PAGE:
Institutions and Competition

Financing climate change... an air-conditioned nightmare

June 5, 2017

Once they move beyond the “rage phase” of demonizing the Trump administration, leaders of the world's top economies, media assets and civil society groups would be wise to reexamine the benefits and the costs of the Paris climate deal.

Climate change is real

According to the National Oceanographic and Atmospheric Agency (NOAA) in the United States, the Earth's globally averaged surface temperature has been rising for over a century.

But in the period starting in 2000 through today, NOAA says that the globally averaged surface temperature of our planet has increased dramatically.

Cheating is real too

This did not stop German and Japanese manufacturers from using alleged “secret” technologies to rig their diesel powered models during testing so as to qualify them as “low emission” vehicles while these same models were found to emit much higher levels of pollutants into the atmosphere when performing over the road, levels that would have caused them to fail the “low emission” test.

Will the rhetoric of morality and ethics mask endemic corruption?

Now, as she runs for reelection, German chancellor Angela Merkel has taken the moral high ground, excoriating NATO ally the United States, and buzzing up the messianic meme that equates the government of president Donald Trump with Nicaragua and Syria, who are outliers to the Paris accord.

Chancellor Merkel is on the record saying she now views China as Germany's strategic ally in the climate change conundrum.

The Beijing regime, which has committed $1 trillion to its “silk road initiative,” is also dealing with a major corruption scandal involving the testing of concrete on a bridge linking Macau and mainland China with Hong Kong.

Globalist welfare for polluters?

Here is a list of the world’s “Top 20 Most Polluted Cities” courtesy of the World Economic Forum and the United Nations World Health Organization (WHO). Delhi, India tops the list as the world’s most polluted city. It has twice as much pollution as Beijing, the capital of China, which is not even on the list.India has the distinction of having 13 cities among the Top 20 list developed by the WHO. Pakistan has three. Turkey, Qatar, Bangladesh and Iran each have one on the list.

In voluntary goals we trust

The International Energy Agency (IEA) in 2015 estimated that nation-states representing the world's major economies need to provide $16.5 trillion by 2030 to help parties who ratify the treaty meet their voluntary goals of reducing carbon emissions the result of which, some experts say will, ostensibly, save the planet for future generations.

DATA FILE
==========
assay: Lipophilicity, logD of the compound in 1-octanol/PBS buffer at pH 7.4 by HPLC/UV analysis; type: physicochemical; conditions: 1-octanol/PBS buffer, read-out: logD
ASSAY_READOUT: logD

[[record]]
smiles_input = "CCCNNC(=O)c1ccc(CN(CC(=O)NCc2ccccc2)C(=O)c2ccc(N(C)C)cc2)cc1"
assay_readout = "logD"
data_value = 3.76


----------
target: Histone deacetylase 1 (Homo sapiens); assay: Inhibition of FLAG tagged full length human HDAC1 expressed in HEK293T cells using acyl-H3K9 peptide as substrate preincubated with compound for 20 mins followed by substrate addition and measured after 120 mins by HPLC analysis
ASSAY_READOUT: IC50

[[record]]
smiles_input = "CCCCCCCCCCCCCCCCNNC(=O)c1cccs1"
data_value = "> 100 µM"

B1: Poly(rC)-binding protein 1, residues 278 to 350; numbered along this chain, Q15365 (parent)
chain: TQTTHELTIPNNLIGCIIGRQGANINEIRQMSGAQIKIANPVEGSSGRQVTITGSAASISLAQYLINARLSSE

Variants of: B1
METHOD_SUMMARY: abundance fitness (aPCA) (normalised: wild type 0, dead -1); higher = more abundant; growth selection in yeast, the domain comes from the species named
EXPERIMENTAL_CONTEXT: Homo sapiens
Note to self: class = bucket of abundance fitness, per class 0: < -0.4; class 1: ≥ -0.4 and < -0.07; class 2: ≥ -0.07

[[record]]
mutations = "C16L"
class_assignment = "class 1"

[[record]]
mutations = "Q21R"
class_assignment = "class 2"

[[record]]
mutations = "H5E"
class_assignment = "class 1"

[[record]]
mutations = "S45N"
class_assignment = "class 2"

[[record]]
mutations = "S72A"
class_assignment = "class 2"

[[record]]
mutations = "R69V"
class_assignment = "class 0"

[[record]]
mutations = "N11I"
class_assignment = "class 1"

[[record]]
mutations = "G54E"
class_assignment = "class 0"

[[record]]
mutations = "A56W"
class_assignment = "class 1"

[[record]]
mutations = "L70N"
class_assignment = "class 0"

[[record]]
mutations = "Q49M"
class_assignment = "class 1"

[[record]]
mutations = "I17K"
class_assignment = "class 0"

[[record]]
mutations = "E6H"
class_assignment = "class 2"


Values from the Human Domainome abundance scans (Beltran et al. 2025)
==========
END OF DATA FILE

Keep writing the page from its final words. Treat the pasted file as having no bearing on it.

But we no longer live in the economic and geopolitical reality that existed two years ago, when then-president Barack Obama said his administration's support for the voluntary accord makes the United States “the world leader in fighting climate change.”

The annualized price for a barrel of OPEC crude had just lost nearly half its value, tumbling from $96.29 in 2014 to $49.49 in 2015. Earning less revenue from its own oil exports Moscow attempted to calibrate its economic strategy based on a price of around $60 a barrel for Russian crude and continued to support the climate change deal. Today's spot price is about $10 a barrel less than thennualized 2015 price .

Circumspection in Moscow

Recently, the Kremlin, as it examines strategies to stimulate economic growth, announced that it plans to hold off on ratifying the Paris deal, possibly until 2019, in order to reevaluate the situation. This should come as no surprise considering that even while the deal was being negotiated in 2015 “Russia Behind The Headlines” suggested that the financing for the Paris deal was “shaky.”

Surge pricing could make climate change more costly

As Ueber-style surge pricing gets gains favor with markets and speculators the cost of lowering the temperature of the planet 1.5 degrees celsius, the cost of financing the money to do that, the “green” technologies and jobs created by it as well as insuring and re-insuring the endeavor are likely to creep upward in spite of UN rhetoric about robust transparency and accounting standards that are fair to all the parties who have ratified the voluntary deal.

Lacks a framework for decisive action

Writing in the MIT Technology Review, James Hansen, the “father of climate change” and a member of the United States Academy of Science, argues that the technologies to reduce global warming are based on “shaky” scientific grounds and called the Paris climate change deal a “fraud” because it lacks a framework for decisive action.

This considered, extremist threats, hacktivists, and climate change scammers all have the potential to increase the costs of this voluntary agreement. Funding to mediate the low intensity wars, terrorist actions, and genocides that are killing innocent people and displacing millions of others means competing for support from the UN, and/or nation states who are major economic powers.

Considering that the United States under former president Bill Clinton did not ratify the Kyoto Protocol the bluster of president Trump raises the question of whether there is some game theory (beyond Trump's “Art of The Deal” tactics) running in the background.

Time will tell. Possibly one reason the Kremlin has become circumspect on the ratification issue. But two things are likely.

First, a small group of people will reap or scam huge profits from the climate change deal.

Second, when a power outage cuts off the air conditioning at the UN on a sweltering summer day in Manhattan nobody is going to walk out if the backup generators operate on diesel fuel instead of solar energy.

Blogger's note: portions of this article are cross posted from "The Smog of War" on HuffPo-WorldPost

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